ONLY IN AMERICA. John Soltez published this political satire in 2001 (on Gansevoort Press), but the novel warrants a fresh look in 2017: It’s about a political-novice billionaire, who during a time of economic uncertainty, pushes a presidential election into the electoral college by pandering to angry, middle-class white suburbanites, and vilifying political elites and the media. Soltez’ New Orleans-bred tycoon, Buck Fourcade, isn’t exactly a Trump: Folksy rather than cruel, he closely recalls Texas billionaire Ross Perot, who twice ran for president in the 1990s (and in 1992 won almost 20 million votes); also like Perot, Fourcade is an independent rather than a major-party candidate. Soltez’ wry, 249-page narrative (available only through Amazon) also weaves in the effect of the election on the author’s Everyman, a small-town white-collar worker named Doug Murphy. Soltez’ depiction of Fourcade’s cult of personality is scarily prescient. And while the book’s epigrams, from something called The Modern-Day Guide to Insurrection, are mordantly amusing, they also feel like nothing to laugh at: One reads, “In America, kingdom of television, would it not please the people to be peddled a cartoon dictator?”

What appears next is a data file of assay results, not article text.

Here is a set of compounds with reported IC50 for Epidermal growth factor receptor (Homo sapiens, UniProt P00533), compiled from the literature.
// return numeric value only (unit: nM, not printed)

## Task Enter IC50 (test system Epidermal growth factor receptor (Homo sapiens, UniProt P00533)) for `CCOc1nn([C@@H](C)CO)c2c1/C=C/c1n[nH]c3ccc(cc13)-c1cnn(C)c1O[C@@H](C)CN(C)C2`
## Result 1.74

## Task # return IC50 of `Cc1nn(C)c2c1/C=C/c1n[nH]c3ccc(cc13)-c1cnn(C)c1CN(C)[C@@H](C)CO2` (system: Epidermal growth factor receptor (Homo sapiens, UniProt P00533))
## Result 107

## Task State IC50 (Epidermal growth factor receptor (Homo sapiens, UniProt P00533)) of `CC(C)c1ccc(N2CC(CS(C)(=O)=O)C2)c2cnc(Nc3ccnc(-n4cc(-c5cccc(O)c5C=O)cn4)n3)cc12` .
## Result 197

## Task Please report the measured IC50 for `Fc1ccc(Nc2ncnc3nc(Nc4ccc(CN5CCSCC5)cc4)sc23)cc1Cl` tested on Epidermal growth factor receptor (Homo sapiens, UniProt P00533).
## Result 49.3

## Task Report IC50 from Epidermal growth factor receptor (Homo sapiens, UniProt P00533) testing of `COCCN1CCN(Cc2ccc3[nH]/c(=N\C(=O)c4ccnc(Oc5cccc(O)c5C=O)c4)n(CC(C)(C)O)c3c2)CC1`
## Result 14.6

ARIZONA MOON. Vietnam’s Arizona territory, in the An Hoa basin, was notorious for its landmines and its bloody battles. It’s there that Gibsonia resident J.M. Graham, who in 1967 was a Marine combat corpsman in Vietnam, sets his novel (Naval Institute Press, 320 pp., $26.95). The story principally follows Raymond Strader, a Marine sniper from Pennsylvania with days to go in his hitch, and a young North Vietnamese soldier named Truong Nghi; Strader is called back to the jungle after a listening post of his platoon is eliminated under suspicious circumstances.
The early pages are notable for their intimate account of the dangers and discomforts of jungle combat, and cogent descriptions of action and place; lines like one about two Vietnamese soldiers at night, “their faces hovering in the dark above their cartridge vests like ancient masks carved from granite,” stick in the mind. Graham’s portrayal of American infantrymen feels credible; his characterizations of the Vietnamese are sympathetic if a bit stiff. One main character is an Apache Marine who is frequently at odds with his fellow U.S. soldiers, and Graham’s take on how both U.S. soldiers and the Vietnamese view Native Americans is intriguing.